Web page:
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  1. Reidian Dual Component Theory Defended.Todd Buras - 2011 - Canadian Journal of Philosophy 41 (S1):4-24.
    For Reid perception, broadly speaking, was a complex of two very different mental states. Calling such views dual component theory, A. D. Smith questions whether any such theory, and whether Reid's version in particular, is a viable theory of perception. The aim of this paper is to defend Reidian Dual Component Theory from Smith's critique. Answering Smith's critique reveals the depth and resilience of Reid's approach to perception, highlighting specifically the continued interest of his thought about the relationship between sensation (...)
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  • Olfactory Consciousness Across Disciplines.Benjamin D. Young & Andreas Keller - 2015 - Frontiers.
    Our sense of smell pervasively influences our most common behaviors and daily experience, yet little is known about olfactory consciousness. Over the past decade and a half research in both the fields of Consciousness Studies and Olfaction has blossomed, however, olfactory consciousness has received little to no attention. The olfactory systems unique anatomy, functional organization, sensory processes, and perceptual experiences offers a fecund area for exploring all aspects of consciousness, as well as a external perspective for re-examining the assumptions of (...)
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  • Perception, Evidence, and Our Expressive Knowledge of Others' Minds.Anil Gomes - forthcoming - In Matthew Parrott & Anita Avramides (eds.), volume on the problem of other minds. Oxford University Press.
    ‘How, then, she had asked herself, did one know one thing or another thing about people, sealed as they were?’ So asks Lily Briscoe in To the Lighthouse. It is this question, rather than any concern about pretence or deception, which forms the basis for the philosophical problem of other minds. Responses to this problem have tended to cluster around two solutions: either we know others’ minds through perception; or we know others’ minds through a form of inference. In the (...)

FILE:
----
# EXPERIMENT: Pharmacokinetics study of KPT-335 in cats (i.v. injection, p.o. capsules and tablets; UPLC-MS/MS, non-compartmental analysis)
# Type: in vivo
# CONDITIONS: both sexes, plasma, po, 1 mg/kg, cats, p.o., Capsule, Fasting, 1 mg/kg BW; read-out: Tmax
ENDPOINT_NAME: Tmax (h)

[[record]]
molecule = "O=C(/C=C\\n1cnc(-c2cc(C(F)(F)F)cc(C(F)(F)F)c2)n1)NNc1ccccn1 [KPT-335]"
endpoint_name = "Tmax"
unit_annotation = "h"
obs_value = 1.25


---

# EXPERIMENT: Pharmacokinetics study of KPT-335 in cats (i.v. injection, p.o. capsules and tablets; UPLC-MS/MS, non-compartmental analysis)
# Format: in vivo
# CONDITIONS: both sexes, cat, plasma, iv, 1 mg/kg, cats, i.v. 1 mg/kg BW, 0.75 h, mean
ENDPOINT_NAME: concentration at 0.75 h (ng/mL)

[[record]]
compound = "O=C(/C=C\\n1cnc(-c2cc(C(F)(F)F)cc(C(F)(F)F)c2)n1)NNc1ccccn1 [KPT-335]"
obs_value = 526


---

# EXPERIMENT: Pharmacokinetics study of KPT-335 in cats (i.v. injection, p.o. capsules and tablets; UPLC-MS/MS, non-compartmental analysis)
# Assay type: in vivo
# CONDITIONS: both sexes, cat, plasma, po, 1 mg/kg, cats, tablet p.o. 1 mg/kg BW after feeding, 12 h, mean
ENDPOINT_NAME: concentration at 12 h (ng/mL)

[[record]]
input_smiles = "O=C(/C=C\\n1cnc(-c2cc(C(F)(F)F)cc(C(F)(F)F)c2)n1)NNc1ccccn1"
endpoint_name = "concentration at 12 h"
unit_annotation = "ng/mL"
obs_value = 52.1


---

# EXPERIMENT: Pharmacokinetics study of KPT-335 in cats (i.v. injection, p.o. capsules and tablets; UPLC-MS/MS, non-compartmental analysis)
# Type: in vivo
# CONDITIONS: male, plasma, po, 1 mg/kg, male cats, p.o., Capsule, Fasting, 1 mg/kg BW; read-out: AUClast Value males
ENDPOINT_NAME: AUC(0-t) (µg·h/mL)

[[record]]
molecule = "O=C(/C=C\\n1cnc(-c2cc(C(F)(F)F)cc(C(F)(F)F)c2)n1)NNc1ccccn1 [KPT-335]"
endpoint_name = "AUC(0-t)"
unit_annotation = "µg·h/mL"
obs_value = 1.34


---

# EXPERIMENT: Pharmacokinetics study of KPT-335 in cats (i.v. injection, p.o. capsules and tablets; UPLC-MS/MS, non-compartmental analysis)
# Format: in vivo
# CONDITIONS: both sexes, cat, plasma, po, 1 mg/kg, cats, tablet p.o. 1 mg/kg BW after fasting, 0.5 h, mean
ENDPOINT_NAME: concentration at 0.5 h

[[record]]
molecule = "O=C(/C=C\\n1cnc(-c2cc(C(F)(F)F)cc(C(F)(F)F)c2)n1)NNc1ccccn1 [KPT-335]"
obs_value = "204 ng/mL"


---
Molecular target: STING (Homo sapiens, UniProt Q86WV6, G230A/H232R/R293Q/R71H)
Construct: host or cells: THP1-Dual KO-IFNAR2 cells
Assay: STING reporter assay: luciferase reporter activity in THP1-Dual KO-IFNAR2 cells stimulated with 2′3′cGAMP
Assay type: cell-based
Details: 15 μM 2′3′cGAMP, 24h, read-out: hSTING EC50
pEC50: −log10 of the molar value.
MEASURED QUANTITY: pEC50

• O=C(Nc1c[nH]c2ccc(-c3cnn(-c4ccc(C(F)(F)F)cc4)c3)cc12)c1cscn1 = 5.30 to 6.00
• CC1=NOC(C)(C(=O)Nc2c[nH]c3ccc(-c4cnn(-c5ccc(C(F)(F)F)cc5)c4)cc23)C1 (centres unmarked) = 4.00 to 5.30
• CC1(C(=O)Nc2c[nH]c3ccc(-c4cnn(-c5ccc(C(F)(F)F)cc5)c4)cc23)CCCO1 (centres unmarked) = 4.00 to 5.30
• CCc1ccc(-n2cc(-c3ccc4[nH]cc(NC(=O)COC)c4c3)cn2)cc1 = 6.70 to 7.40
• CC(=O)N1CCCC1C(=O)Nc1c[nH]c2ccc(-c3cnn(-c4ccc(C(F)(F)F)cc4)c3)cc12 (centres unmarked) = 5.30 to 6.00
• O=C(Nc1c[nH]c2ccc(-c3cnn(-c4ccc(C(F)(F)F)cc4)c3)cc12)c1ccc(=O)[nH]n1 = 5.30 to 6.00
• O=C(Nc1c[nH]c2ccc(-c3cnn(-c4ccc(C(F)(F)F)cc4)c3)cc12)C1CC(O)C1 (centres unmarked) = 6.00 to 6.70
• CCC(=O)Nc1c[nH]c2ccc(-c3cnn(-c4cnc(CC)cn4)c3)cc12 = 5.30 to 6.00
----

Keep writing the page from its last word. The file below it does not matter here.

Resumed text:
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  • Reid, Hardness and Developmental Psychology.Adam Weiler Gur Arye - 2014 - Journal of Scottish Philosophy 12 (2):145-162.
    I suggest two main ways of interpreting Reid's analysis of the perception of the quality of hardness: Reid endorses two distinct concepts of hardness. The distinction between the two lies in a profoundly different relation between the sensation of hardness and the concept of hardness in each of them. The first concept, which I term as a “sensation-laden concept”, is “the quality that arises in us the sensation of hardness.” The second concept, which I call a “non-sensational concept”, is “the (...)
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  • Reid and Hall on Perceptual Relativity and Error.Walter Horn - 2010 - Journal of Scottish Philosophy 8 (2):115-145.
    Epistemological realists have long struggled to explain perceptual error without introducing a tertium quid between perceivers and physical objects. Two leading realist philosophers, Thomas Reid and Everett Hall, agreed in denying that mental entities are the immediate objects of perceptions of the external world, but each relied upon strange metaphysical entities of his own in the construction of a realist philosophy of perception. Reid added ‘visible figures’ to sensory impressions and specific sorts of mental events, while Hall utilized an array (...)
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  • Was Reid a Direct Realist?Jake Quilty-Dunn - 2013 - British Journal for the History of Philosophy 21 (2):302 - 323.
    There are issues in Reid scholarship as well as the primary texts that seem to suggest that Reid is not a direct realist about visual perception. In this paper, I examine two key issues ? colour perception and visible figure ? and attempt to defend the direct realism of Reid's theory through an interpretation of ?directness? as well as what Reid calls ?acquired perception?, which is ?mediate? in that it requires prior perception of signs, but nonetheless constitutes direct perception.
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  • Is Thomas Reid a Direct Realist About Perception?Hagit Benbaji - 2009 - European Journal of Philosophy 17 (1):1-29.
    The controversy over the interpretative issue—is Thomas Reid a perceptual direct realist?—has recently had channelled into it a host of imaginative ideas about what direct perception truly means. Paradoxically enough, it is the apparent contradiction at the heart of his view of perception which keeps teasing us to review our concepts: time and again, Reid stresses that the very idea of any mental intermediaries implies scepticism, yet, nevertheless insists that sensations are signs of objects. But if sensory signs are not (...)
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